• First a DOT-certified helmet is a must (SNELL certification is good too). I recommend a full-face or modular (a full-face helmet with a shield that can open and flip up) helmet with a clear shield for eye protection. This style of helmet is most popular with sport/street bike riders. You can also get mirrored or tinted shields too, but they would not be good for night riding. Because it is also important to have eye protection from the sun, sunglasses can easily be worn with a helmet. There are also full-face and partial shield helmets that have sun shields built into them that can be lowered to cover the eyes when needed and raised up into the helmet when not needed. Partial shield and helmets with no shields are also popular, especially with cruiser/chopper riders, but they offer less protection so the use of certified riding goggles is a must to wear with these styles of helmets for proper eye protection. Most states have helmet laws, but there are a few states that do not. I strongly recommend always wearing a helmet for your protection regardless of your state's laws.
  • Second would be proper upper body protection with the use of an approved jacket. There are many styles, breathable lightweight, jackets with removable body armor are popular with sport/street bike riders, whereas leather jackets are more popular with cruiser/chopper riders. Whatever your preference, I strongly recommend always wearing a riding jacket for best protection.
  • Third is proper hand/finger protection with the use of gloves, which also provides protection from the elements during colder weather. There are many styles of gloves, but I recommend riding gloves with armor built into them that are breathable, lightweight, and thin, which are popular with sport/street bike riders, whereas leather gloves might be more popular with cruiser/chopper riders.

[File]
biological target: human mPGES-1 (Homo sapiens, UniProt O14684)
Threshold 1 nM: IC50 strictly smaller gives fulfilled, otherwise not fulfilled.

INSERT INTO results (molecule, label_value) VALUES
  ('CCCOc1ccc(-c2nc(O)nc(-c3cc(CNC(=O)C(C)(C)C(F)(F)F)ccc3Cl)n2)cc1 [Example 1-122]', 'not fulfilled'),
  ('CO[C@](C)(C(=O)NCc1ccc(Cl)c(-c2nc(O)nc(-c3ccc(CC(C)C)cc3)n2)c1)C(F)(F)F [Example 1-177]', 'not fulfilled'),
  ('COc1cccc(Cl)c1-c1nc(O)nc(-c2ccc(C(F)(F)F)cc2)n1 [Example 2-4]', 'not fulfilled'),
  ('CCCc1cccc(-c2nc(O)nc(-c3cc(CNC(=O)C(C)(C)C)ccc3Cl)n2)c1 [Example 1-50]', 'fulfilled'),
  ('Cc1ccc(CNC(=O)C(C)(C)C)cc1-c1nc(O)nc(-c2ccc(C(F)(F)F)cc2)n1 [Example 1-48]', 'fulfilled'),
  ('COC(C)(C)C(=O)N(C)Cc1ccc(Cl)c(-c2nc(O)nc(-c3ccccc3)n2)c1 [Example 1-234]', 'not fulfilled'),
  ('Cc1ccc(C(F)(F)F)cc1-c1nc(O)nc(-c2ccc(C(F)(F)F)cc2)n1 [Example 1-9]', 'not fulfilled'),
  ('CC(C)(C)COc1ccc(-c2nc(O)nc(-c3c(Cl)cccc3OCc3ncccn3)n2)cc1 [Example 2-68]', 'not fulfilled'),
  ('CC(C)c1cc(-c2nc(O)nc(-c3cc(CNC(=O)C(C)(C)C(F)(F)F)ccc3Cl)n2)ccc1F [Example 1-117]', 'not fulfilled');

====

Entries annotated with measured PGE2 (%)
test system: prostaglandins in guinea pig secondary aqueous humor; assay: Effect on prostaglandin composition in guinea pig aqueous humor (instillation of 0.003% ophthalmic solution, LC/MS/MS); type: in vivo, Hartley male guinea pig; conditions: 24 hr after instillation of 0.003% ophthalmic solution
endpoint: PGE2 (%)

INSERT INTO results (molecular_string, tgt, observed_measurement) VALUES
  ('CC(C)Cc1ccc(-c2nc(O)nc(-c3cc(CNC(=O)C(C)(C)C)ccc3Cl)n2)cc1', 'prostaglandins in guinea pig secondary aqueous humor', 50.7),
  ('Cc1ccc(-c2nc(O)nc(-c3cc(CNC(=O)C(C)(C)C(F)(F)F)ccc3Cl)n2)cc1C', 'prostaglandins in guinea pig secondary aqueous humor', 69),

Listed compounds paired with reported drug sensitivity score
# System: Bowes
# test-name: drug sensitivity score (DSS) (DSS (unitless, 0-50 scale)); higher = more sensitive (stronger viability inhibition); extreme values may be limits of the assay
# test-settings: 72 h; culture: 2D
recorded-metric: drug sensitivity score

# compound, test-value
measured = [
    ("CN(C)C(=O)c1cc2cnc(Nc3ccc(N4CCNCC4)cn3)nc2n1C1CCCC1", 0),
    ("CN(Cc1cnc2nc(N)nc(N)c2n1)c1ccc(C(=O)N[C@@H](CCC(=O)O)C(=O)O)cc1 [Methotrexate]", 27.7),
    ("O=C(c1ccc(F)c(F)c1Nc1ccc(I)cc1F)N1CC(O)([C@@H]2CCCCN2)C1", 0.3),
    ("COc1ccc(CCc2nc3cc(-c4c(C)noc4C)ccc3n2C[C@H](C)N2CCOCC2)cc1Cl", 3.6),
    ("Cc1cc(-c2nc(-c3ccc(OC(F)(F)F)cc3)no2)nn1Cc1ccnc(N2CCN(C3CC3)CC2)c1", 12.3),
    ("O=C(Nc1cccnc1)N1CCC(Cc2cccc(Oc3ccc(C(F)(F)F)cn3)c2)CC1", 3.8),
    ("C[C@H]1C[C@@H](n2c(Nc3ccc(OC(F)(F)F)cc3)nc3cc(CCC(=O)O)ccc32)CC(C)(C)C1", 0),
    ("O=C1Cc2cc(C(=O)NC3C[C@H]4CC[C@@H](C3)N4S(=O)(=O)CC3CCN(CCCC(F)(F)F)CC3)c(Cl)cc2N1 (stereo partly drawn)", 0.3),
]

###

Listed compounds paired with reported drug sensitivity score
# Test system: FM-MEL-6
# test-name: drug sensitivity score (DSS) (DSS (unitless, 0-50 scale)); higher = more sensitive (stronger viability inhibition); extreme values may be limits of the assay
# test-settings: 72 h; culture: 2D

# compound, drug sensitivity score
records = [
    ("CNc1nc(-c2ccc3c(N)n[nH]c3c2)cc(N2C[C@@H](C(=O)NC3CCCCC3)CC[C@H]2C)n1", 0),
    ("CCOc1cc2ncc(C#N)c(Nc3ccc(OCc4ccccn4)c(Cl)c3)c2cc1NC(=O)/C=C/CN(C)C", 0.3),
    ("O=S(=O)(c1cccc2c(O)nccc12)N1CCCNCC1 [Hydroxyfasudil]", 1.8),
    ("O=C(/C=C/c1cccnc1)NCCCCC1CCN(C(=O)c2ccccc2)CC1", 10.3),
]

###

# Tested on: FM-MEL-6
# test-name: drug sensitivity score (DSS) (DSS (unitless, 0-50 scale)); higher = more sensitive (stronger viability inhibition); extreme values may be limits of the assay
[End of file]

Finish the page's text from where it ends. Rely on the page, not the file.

• Fourth is proper lower body protection, which consists of full-length pants. Breathable, lightweight riding pants with removable body armor are popular with sport/street bike riders, whereas leather pants or chaps may be more popular with cruiser/chopper riders. Jean style pants with removable body armor are also available. Whichever your preference, it is always important to as least wear full-length sturdy pants like jeans that will offer protection.
  • Fifth is proper foot protection. The best would be a sturdy boot, but sturdy riding shoes are available which may be more popular with sport/street bike riders as opposed to boots which cruiser/chopper riders might prefer. It is important to at least have sturdy footwear that will provide enough ankle support and protection. A non-skid sole is good too to lessen the chances of slipping on oil, pavement markings, road debris, or water when putting the feet down to come to a stop or lifting them off the ground when starting up again.
  • Sixth would be mentioning rain gear. It is always a good idea to carry along a rain suit for riding in the elements. On cruisers or touring bikes they can easily be packed in saddle bags or motorcycle luggage, but on sport/street and other bikes that don't have them you can always carry some items like this along in a backpack.
  • Another item to consider if you're a hardcore rider and ride well into the colder months it's a good idea to wear an insulated riding suit that will keep you warm enough. It's always much colder riding on a motorcycle than the outside air temperature is.

There are many different styles of motorcycles for different styles of riding such as sport/racing, normal commuting, comfort/long distance riding, show, law-enforcement, off-road, etc., but no matter which style you ride it is always important to have the proper riding gear. In addition to riding gear there are many parts/accessories/customization items, luggage, protection/care/storage items, etc. that make nice additions to your ride that you can purchase.

Buell Motorcycle Company to stop production of motorcycles.

Sadly, back in October of 2009 Erik Buell announced that his Buell Motorcycle Company (which is the make of motorcycle that I own and recommend) will stop production of motorcycles after 2009. Harely Davidson/Buell dealerships will no doubt try to move out Buell inventory as quickly as possible, but I'm sure interested riders will still be able to find used Buell motorcycles around out there for sale and I would imagine that delaerships and suppliers will have aftermarket Buell parts available for years to come. One way or another, I'm sure that Erik Buell and his company will live on!